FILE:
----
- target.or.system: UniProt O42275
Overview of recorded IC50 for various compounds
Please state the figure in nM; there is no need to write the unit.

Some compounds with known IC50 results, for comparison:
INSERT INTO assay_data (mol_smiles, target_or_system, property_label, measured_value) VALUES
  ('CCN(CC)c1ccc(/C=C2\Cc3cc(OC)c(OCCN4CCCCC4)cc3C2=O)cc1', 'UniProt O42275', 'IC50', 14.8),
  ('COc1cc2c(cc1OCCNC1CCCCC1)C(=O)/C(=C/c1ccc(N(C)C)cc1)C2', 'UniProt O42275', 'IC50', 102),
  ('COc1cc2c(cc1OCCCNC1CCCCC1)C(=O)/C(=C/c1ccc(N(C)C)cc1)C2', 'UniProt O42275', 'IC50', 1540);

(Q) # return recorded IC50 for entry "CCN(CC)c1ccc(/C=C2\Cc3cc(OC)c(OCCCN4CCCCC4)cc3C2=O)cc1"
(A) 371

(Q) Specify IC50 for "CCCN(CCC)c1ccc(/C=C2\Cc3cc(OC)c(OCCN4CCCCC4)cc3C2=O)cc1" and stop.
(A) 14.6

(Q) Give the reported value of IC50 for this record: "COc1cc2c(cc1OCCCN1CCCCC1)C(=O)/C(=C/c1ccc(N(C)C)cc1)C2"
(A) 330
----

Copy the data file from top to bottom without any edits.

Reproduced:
- target.or.system: UniProt O42275
Overview of recorded IC50 for various compounds
Please state the figure in nM; there is no need to write the unit.

Some compounds with known IC50 results, for comparison:
INSERT INTO assay_data (mol_smiles, target_or_system, property_label, measured_value) VALUES
  ('CCN(CC)c1ccc(/C=C2\Cc3cc(OC)c(OCCN4CCCCC4)cc3C2=O)cc1', 'UniProt O42275', 'IC50', 14.8),
  ('COc1cc2c(cc1OCCNC1CCCCC1)C(=O)/C(=C/c1ccc(N(C)C)cc1)C2', 'UniProt O42275', 'IC50', 102),
  ('COc1cc2c(cc1OCCCNC1CCCCC1)C(=O)/C(=C/c1ccc(N(C)C)cc1)C2', 'UniProt O42275', 'IC50', 1540);

(Q) # return recorded IC50 for entry "CCN(CC)c1ccc(/C=C2\Cc3cc(OC)c(OCCCN4CCCCC4)cc3C2=O)cc1"
(A) 371

(Q) Specify IC50 for "CCCN(CCC)c1ccc(/C=C2\Cc3cc(OC)c(OCCN4CCCCC4)cc3C2=O)cc1" and stop.
(A) 14.6

(Q) Give the reported value of IC50 for this record: "COc1cc2c(cc1OCCCN1CCCCC1)C(=O)/C(=C/c1ccc(N(C)C)cc1)C2"
(A) 330